The fantastical teen romance Every Day comes with a high concept plot that requires a somewhat lofty suspension of disbelief, but if you’re willing to go along with it, the results are unexpectedly delightful. Director Michael Sucsy (The Vow, the HBO remake of Grey Gardens) and screenwriter Jesse Andrews (Me and Earl and the Dying Girl) might not be taking their adaptation of author David Levithan’s bestselling YA tome as far or ambitiously as they probably could, but the results are engaging, entertaining, refreshing, and come with just enough thematic material to chew on after the film ends.
Sixteen year old Rhiannon (Angourie Rice, further establishing herself as a star in the making) finds herself taken aback by her previously aloof jock boyfriend’s playful and caring nature during an impromptu date. On this one particular day, her boyfriend isn’t a completely self-obsessed, chain smoking, eye wandering lout, but the very next day, he acts like nothing happened. This anomalous behaviour is a result of her boyfriend temporarily having his consciousness taken over by “A,” a literal wandering soul who ages like a normal human being, but wakes up in a different person every morning. “A” becomes smitten with Rhiannon after their date, and begins to wonder if they could make a go of it as a couple, even if this spirit can’t control which body it will pop into next. Initially, things go well between the two of them, but obvious, unavoidable complications in their relationship will push things to a breaking point.
The premise of Every Day could have gone spectacularly wrong. From the synopsis I just wrote, it would be easy to see how Sucsy and Andrews could have turned Levithan’s material into an icky, unhealthy fantasy with a controlling, impossible, and emotionally abusive relationship at its core. These potential bullets are dodged because while neither Sucsy nor Andrews are willing to give more depth to their material than is already there, each of these potential concerns is tackled head on and with just enough poignancy to make the fantasy feel earned. Every Day takes time to look at issues of gender fluidity, depression, personal responsibility, and it always acknowledges that “A”’s very existence is kinda creepy, bordering on outright demonic possession. Every Day could turn either overtly or unwittingly dark or gross at any point, but it provides enough emotional answers to allow viewers to buy into the concept. This desire to tackle the problematic leanings of the material proactively goes a long way to making this unique, frothy concoction into something likable. The tantalizing issues raised by Every Day’s romantic leanings aren’t dwelled upon for more than a few moments at a time each, but the fact that the filmmakers aren’t ignoring them is commendable.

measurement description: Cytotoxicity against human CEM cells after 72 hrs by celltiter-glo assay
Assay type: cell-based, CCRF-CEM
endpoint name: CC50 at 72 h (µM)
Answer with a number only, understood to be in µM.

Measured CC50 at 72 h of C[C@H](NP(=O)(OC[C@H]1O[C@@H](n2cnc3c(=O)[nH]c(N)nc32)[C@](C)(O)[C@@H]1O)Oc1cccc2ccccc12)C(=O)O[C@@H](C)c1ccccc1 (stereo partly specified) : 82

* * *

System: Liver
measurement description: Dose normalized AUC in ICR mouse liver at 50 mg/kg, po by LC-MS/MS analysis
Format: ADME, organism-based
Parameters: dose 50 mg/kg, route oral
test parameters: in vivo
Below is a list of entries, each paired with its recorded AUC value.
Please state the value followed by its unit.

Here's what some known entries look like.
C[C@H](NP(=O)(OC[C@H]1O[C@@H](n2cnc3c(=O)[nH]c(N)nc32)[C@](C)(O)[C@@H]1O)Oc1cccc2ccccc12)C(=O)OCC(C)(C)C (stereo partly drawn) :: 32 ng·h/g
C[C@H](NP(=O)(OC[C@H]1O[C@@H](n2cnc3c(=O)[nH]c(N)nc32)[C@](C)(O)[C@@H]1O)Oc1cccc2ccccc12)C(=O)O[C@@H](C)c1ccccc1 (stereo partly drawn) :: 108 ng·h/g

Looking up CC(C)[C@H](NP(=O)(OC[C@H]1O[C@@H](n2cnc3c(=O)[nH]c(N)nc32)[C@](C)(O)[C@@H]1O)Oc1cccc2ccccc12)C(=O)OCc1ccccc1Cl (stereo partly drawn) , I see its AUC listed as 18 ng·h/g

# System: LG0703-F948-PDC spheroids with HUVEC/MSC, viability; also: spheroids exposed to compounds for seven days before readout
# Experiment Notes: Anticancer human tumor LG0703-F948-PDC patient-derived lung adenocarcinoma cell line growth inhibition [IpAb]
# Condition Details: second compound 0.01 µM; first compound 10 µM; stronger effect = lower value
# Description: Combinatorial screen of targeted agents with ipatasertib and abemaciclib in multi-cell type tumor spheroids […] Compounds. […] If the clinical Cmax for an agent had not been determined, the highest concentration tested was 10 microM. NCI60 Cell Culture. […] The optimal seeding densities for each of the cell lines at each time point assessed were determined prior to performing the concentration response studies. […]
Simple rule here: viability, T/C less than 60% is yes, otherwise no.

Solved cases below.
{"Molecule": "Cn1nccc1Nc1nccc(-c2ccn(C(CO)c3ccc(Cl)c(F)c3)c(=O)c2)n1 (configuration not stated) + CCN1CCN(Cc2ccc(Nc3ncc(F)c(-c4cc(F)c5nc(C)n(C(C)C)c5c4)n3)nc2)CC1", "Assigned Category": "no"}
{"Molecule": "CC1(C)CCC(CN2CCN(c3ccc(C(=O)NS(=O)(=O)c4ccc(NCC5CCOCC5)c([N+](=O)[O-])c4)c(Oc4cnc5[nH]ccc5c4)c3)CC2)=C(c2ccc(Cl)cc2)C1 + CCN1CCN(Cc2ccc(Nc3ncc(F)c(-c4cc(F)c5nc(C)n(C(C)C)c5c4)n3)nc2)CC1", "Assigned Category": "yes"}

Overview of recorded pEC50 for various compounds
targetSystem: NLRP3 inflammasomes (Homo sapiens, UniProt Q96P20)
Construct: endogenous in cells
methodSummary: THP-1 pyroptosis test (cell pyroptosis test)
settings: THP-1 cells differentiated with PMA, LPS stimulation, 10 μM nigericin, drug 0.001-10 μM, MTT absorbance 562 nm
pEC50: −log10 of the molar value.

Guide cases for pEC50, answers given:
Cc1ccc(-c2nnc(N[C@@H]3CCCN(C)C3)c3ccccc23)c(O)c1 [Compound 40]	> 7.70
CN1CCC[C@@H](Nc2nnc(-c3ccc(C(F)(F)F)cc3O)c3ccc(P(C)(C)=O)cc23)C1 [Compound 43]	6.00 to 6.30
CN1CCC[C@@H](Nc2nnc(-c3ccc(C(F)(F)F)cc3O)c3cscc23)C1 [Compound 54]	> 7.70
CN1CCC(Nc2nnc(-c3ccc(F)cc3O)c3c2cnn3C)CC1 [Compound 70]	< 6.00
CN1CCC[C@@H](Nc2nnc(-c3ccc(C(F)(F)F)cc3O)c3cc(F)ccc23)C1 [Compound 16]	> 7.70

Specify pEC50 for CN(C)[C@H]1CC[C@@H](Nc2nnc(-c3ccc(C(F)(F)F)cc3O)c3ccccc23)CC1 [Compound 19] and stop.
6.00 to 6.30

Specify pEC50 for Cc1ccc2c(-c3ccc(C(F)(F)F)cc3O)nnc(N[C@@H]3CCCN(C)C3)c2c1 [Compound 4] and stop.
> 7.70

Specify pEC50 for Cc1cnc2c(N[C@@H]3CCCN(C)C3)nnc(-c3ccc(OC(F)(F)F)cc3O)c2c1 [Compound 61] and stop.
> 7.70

A big part of the film’s warmth and generosity comes from Rice’s performance and the way that Sucsy and Andrews frame the various forms of “A.” Since “A” can inhabit people of different races, sexes, and body types – thankfully all of which are the same age – Rice is forced into creating a believable person who could credibly have romantic and intellectual chemistry with dozens of other actors. Some of this work is done by Andrews’ keenly assembled sense of such an ethereal character, always making sure that “A” stays constant on the inside, and making the audience care for a character that doesn’t actually have a face. It’s a testament to Rice’s performance that she’s able to make such a high concept gambit work on screen as well as it does.
Every Day is an easy film to nitpick. “A” is beholden to a similar, stringent set of arbitrary rules that made people question the plausibility of Gremlins, so sometimes it takes a leap to buy into the plot if you aren’t fully invested already. The family stuff involving Rhiannon’s bipolar dad (Michael Cram) and her stressed out mom (Maria Bello) adds nothing of note except adding running time. Sucsy’s visual style of direction is pedestrian, but serviceable. The story is supposed to take place somewhere outside Baltimore, but the filming locations are obviously Toronto. None of this really matters, however, since Every Day is a film that already had such a low bar to clear that its positives safely catapult the story over the seemingly minor, negative elements. I also know that I am not the core demographic for Every Day, so I mostly took this with a healthy grain of salt. I furthermore know that this is also better than many other modern romances aimed at the same demographic.
Every Day opens in theatres everywhere on Friday, February 23, 2018.
Check out the trailer for Every Day:
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